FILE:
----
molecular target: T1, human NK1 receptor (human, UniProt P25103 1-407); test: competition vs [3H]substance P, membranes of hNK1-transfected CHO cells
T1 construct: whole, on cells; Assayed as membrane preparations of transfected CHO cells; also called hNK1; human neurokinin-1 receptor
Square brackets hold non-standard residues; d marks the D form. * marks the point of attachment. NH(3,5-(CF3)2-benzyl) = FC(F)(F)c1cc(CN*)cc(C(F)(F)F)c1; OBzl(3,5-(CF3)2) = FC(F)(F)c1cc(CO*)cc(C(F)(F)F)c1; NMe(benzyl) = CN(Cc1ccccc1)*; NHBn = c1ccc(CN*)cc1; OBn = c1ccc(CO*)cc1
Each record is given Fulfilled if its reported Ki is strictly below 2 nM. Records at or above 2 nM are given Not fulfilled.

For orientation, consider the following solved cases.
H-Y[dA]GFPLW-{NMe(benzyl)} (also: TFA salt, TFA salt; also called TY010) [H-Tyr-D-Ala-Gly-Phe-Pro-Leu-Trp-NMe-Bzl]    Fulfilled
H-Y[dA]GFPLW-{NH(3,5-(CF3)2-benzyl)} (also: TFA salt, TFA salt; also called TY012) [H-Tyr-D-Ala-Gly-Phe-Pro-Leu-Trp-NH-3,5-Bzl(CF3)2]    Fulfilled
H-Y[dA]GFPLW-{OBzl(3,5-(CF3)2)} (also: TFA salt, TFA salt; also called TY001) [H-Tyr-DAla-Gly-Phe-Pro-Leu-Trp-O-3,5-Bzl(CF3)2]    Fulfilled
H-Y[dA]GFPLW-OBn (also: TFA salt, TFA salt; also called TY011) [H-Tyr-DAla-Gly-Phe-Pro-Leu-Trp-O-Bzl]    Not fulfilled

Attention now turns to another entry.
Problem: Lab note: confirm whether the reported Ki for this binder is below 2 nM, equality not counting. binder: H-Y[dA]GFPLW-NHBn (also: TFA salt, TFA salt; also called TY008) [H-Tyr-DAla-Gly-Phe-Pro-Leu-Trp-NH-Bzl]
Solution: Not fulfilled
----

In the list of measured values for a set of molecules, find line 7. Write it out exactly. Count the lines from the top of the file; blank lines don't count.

H-Y[dA]GFPLW-{NH(3,5-(CF3)2-benzyl)} (also: TFA salt, TFA salt; also called TY012) [H-Tyr-D-Ala-Gly-Phe-Pro-Leu-Trp-NH-3,5-Bzl(CF3)2]    Fulfilled